Central American farmers generate energy from coffee wastewaterPositive results of a four-year project by UTZ Certified have proven it’s possible to generate energy by treating discharges from coffee mills.

Funded by Hivos and the Dutch Ministry of Economic Affairs, the Energy from Coffee Wastewater project aimed at preventing polluted water from coffee production to be released untreated into ecosystems while, at the same time, generating energy from waste. The project started in 2010 with the goal of addressing environmental and health problems caused by the wastewater produced in the coffee industry.

UTZ Certified is a program and label for sustainable farming of coffee, cocoa and tea with a mission of creating a world where sustainable farming is the norm.

To complete the project, coffee wastewater treatment systems and solid-waste treatment mechanisms were installed in eight coffee farms in Nicaragua, ten in Honduras and one in Guatemala. Latin America was chosen for the study because 70 percent of the world’s coffee originates from the sub-continent which also contains 31 percent of the world’s freshwater resources, according to UTZ.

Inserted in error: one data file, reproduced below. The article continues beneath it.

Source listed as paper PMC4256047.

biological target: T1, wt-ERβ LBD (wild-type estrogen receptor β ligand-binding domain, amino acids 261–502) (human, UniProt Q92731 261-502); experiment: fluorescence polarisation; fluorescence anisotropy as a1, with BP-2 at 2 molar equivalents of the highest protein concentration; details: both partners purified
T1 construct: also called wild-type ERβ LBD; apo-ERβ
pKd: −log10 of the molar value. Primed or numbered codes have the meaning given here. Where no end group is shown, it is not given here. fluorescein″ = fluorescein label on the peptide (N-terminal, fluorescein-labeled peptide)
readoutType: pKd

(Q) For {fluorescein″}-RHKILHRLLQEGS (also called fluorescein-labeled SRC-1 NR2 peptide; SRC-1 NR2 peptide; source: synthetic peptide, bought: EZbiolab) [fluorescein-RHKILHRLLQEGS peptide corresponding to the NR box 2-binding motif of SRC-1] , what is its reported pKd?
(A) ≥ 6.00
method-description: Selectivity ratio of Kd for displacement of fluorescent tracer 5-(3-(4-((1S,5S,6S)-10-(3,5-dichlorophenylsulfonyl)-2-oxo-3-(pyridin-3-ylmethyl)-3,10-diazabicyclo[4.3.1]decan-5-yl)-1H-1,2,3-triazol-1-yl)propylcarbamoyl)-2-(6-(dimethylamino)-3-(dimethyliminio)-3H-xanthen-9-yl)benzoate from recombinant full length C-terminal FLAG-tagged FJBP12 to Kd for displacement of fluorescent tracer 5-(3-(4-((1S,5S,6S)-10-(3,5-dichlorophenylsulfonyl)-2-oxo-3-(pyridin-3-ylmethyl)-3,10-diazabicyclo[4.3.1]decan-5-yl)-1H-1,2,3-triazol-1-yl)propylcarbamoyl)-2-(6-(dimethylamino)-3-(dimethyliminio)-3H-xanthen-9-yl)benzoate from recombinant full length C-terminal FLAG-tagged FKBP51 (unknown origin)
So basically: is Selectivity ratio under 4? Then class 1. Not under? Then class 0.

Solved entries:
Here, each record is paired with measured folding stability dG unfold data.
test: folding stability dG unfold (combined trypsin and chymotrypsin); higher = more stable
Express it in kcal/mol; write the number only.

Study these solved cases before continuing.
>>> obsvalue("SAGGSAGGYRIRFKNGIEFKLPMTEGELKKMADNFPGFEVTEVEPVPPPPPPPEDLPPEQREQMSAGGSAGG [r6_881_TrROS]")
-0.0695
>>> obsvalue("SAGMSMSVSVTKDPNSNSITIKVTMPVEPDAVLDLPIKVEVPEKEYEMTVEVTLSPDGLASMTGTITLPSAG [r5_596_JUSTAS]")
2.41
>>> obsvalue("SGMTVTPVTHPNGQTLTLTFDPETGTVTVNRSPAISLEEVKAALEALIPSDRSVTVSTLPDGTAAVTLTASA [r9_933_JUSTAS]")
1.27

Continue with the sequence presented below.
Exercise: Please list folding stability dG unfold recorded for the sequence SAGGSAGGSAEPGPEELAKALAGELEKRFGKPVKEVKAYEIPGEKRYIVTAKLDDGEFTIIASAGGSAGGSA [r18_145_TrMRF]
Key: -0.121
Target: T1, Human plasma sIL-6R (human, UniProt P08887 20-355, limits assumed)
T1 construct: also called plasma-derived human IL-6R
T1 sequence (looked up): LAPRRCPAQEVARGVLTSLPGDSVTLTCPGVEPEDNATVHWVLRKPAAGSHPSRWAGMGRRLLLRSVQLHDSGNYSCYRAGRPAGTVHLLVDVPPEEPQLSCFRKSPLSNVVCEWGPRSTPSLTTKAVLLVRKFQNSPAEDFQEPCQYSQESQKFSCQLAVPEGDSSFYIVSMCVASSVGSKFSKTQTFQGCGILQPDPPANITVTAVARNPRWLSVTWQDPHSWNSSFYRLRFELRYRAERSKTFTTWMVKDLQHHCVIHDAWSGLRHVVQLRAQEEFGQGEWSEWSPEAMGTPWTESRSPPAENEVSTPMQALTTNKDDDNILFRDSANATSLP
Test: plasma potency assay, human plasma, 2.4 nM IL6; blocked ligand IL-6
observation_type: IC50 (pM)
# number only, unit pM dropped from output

Coffee wastewater produces tons of organic waste which affects the soil and generates greenhouse-gas emissions that contribute to climate change.

“Coffee production is only environmentally sustainable when water is used efficiently and polluted water from the wet-mill process is treated. Local ecosystems do not have the capacity to clean the large amounts of contaminated fluids,” said Han De Groot, executive director at UTZ Certified. “Rural communities and coffee production depend intrinsically on a ready supply of fresh water. So if we want to talk about coffee produced in a sustainable manner then wastewater must be treated when released into the environment.”

UTZ Certified says it is introducing the technology in Peru and Brazil and hopes to garner additional funds to support initiatives in Africa and Asia.